Best practices for managing a remote workforce.
By Jo Deal
Remote work is no longer just for independentÂ entrepreneurs, distant employees, or gig-economyÂ workers. Smart companies are realizing they need to goÂ where the talent is, even if that means hiring someoneÂ away from their offices. Remote work also does notÂ exclusively refer to independent employees based awayÂ from a main office. It includes employees and teams whoÂ communicate and collaborate across multiple companyÂ officesâa reality that global organizations have embracedÂ for a long time. Having this physical distance betweenÂ teams requires companies to adapt and learn how best toÂ manage and motivate when everyone is not in the sameÂ building.
With Polycomâs recent The Changing World of Work: AÂ Global Survey reporting that 49 percent of employees 50Â years or older and 70 percent of millennials already spendÂ some time working away from traditional officesâandÂ an ongoing uptick in these trendsâHR leaders need toÂ rethink their people programs and strategies to ensureÂ high productivity and engagement.
A partnership with IT is key. Technology will make a hugeÂ difference in ensuring human connections are made in theÂ absence of the physical watercooler. For example, videoÂ conferencing tools can make distant employees feel as ifÂ theyâre in the same room. However, everyone needs toÂ play ball: If a meeting consists of a mix of in-person andÂ remote attendees, everyone should turn their camerasÂ on and those in the room should make sure to specificallyÂ address those who arenât so that all participants areÂ equally included and involved. At LogMeIn, the CEO turnsÂ his camera on for every meeting with remote attendeesÂ and ensures that he makes eye contact with his camera asÂ much as he does with the people in the room.
Shifting away from the old school mindset of âwhat canâtÂ be seen canât be managedâ is another key element ofÂ effectively overseeing a remote workforce. The person inÂ the cube next to the manager may spend 10 hours a dayÂ in the office, but are they catching up on sports, shoppingÂ online, or planning their next vacation? Managers canâtÂ assume that the employees they can see are working orÂ that employees they canât see arenât. Therefore, managersÂ need to set goals for each employee and have regularÂ check-ins to compare goals with results. This allowsÂ managers to focus on each employeeâs results and businessÂ impact, regardless of where theyâre based.
If an employeeâs results start to slip, managers need toÂ explore why. Is it a skills or training issue, a poor hiringÂ decision, or is there something else causing the employeeÂ to struggle? Itâs not likely to be caused by workingÂ remotely. In fact, most people perform better in thisÂ setting as they can escape all the noises and distractions ofÂ the office.
How to Keep Remote Workers Engaged and Productive
According to a recent Gallup State of the Global WorkforceÂ Report, only 15 percent of employees globally are engagedÂ at work. The lost productivity of the other 85 percent costsÂ businesses an estimated $7 trillion per year. The messageÂ for HR managers is clear: Keeping employees engaged isÂ essential for their productivity and the businessâ success.
There is no question that managing remote workers canÂ be challenging. Managers have to plan interactions andÂ they can miss the rapport-building moments that naturallyÂ happen when in the office together.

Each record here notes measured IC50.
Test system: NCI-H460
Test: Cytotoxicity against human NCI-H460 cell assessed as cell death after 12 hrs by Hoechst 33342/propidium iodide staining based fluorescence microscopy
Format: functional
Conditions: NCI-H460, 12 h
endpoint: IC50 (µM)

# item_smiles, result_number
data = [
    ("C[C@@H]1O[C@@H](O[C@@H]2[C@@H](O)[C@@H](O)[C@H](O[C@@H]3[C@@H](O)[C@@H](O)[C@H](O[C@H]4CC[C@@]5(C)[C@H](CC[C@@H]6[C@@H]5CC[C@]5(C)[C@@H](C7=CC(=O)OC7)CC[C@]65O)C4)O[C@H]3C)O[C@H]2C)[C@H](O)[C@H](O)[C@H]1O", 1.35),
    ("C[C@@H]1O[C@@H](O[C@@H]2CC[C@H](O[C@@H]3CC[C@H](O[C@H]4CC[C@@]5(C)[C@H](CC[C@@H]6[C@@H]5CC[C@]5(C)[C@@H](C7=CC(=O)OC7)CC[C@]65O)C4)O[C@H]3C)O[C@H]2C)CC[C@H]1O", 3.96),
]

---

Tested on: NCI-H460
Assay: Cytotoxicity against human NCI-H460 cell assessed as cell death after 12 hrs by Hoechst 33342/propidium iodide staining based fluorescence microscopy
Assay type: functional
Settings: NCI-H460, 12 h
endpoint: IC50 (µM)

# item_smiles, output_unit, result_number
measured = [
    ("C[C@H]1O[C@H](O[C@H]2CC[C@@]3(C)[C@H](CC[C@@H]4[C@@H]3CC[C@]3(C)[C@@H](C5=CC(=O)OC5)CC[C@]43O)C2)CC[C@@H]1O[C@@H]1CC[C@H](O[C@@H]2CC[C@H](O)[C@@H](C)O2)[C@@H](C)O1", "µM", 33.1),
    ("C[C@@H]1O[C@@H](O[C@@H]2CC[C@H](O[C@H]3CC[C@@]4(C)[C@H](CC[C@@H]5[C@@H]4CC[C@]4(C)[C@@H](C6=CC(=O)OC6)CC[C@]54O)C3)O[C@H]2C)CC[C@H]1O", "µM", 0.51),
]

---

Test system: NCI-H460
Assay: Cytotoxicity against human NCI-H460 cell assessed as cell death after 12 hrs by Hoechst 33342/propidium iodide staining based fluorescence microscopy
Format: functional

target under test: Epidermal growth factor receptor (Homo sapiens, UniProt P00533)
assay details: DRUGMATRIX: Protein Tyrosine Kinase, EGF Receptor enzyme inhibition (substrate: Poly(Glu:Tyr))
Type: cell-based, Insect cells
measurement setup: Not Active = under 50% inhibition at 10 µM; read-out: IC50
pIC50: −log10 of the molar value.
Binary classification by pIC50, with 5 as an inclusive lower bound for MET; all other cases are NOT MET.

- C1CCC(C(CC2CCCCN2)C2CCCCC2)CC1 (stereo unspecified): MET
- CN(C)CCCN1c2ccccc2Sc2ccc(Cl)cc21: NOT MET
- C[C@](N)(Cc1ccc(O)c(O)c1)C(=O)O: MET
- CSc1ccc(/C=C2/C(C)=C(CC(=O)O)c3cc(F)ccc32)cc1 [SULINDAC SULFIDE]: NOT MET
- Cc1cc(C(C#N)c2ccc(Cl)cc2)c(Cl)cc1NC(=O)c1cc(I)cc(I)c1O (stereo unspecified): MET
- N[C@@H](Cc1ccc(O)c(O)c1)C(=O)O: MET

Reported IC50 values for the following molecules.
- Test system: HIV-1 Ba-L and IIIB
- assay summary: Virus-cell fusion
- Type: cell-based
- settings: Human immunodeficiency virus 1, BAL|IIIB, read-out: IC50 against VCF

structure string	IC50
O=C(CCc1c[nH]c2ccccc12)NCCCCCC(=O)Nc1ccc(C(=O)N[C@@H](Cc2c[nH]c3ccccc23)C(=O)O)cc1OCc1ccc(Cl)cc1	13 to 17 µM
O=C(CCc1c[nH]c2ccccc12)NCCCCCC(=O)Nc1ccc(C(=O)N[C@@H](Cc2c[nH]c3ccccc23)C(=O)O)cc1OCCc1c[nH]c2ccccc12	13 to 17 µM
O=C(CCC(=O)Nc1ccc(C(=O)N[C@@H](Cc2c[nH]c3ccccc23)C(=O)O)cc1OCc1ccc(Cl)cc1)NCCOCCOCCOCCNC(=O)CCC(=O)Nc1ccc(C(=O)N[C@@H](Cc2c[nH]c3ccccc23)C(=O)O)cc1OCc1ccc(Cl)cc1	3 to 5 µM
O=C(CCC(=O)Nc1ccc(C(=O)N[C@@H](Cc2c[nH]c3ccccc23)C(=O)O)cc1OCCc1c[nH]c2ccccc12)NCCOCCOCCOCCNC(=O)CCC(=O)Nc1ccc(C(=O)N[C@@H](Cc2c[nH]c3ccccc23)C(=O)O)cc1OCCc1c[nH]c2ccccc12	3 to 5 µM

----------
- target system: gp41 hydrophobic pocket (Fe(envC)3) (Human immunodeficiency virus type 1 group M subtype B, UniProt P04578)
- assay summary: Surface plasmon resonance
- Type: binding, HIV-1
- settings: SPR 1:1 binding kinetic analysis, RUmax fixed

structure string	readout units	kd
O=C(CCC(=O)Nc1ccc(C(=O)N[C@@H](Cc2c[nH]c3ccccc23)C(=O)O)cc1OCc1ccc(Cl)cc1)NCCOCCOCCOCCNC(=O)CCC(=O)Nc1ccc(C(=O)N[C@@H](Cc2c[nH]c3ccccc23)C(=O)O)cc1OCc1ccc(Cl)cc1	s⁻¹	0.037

However, with a little forethought, it is not difficult toÂ create opportunities for engaging with remote employees.Â In addition to the individual performance check-ins,Â managers should coordinate regular virtual teamÂ meetings to help people stay connected with their remoteÂ teammates. These meetings are also a great opportunityÂ for recognizing individualsâ accomplishments and for teamÂ building.
Additionally, managers should coordinate occasional in-personÂ team activities that will further strengthen theÂ bond between employees. One suggestion: Escape Room.Â A little competition goes a long way! During these in-personÂ gatherings, managers should find ways to connectÂ with remote employees on a personal level to strengthenÂ relationships and make it more enjoyable to work togetherÂ from a distance.
Active and regular communication is also key in continuingÂ to grow the type of relationships typically built in person.Â Having access to a solid virtual collaboration platform willÂ help make this communication seamless and effortless.Â The platform needs to be reliable, of course, but it shouldÂ also work the way employees want it to work. ThisÂ means offering a variety of options to collaborate, fromÂ real-time messaging and file sharing to audio and videoÂ conferencing. The ability to see colleagues, partners,Â and customers on video rather than just reading theirÂ messages or hearing their voice through a conference callÂ helps employees connect with them on a more personalÂ level. It also allows them to pick up on many subtle,Â nonverbal cues and guide the conversation accordingly.Â This is critical, as effective listening involves so much moreÂ than just hearing the words being spoken.
Video technology not only helps remote workers betterÂ understand what is said and not said, but it also keepsÂ them more accountable; having the camera on encouragesÂ focusing rather than multitasking. Seeing the other peopleÂ in a meeting makes it easier to stay engaged and retainÂ the information being discussed.
Many companies enable remote working for itsÂ productivity benefits and others do so to attract the bestÂ talent out there. Whatever their motivation, companiesÂ shifting to a remote workforce need to change the wayÂ they measure performance, focus on keeping employeesÂ engaged, and ensure they have the right technology inÂ place to support seamless collaboration.
Jo Deal is the CHRO of LogMeIn.